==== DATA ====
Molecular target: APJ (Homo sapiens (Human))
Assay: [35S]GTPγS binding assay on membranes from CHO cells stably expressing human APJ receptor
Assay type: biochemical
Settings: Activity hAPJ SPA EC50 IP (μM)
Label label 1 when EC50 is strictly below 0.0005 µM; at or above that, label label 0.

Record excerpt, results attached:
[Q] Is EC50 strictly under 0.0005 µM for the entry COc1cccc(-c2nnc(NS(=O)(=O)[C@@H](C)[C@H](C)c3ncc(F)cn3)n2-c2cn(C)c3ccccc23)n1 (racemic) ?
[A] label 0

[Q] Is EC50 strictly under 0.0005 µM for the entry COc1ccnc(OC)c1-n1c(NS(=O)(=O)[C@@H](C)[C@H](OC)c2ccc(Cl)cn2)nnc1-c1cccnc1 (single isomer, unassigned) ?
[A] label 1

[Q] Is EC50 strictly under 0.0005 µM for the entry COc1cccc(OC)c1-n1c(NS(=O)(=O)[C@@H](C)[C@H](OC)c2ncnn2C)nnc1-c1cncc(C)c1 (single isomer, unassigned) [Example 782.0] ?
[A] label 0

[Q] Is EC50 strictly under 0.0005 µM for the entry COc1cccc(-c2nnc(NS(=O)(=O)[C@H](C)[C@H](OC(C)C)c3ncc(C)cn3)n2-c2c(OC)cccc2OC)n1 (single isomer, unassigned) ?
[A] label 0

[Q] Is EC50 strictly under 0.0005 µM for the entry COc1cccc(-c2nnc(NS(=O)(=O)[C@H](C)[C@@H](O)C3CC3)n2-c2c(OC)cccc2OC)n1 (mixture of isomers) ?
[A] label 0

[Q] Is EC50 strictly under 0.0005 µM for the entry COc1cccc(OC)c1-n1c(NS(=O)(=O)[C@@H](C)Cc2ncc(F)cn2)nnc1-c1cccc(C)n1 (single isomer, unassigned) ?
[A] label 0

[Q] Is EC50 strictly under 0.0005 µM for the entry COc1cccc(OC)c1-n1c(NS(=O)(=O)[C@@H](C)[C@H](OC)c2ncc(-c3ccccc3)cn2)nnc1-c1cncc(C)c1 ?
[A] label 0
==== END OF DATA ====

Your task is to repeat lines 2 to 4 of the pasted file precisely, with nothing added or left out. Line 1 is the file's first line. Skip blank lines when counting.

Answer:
Assay: [35S]GTPγS binding assay on membranes from CHO cells stably expressing human APJ receptor
Assay type: biochemical
Settings: Activity hAPJ SPA EC50 IP (μM)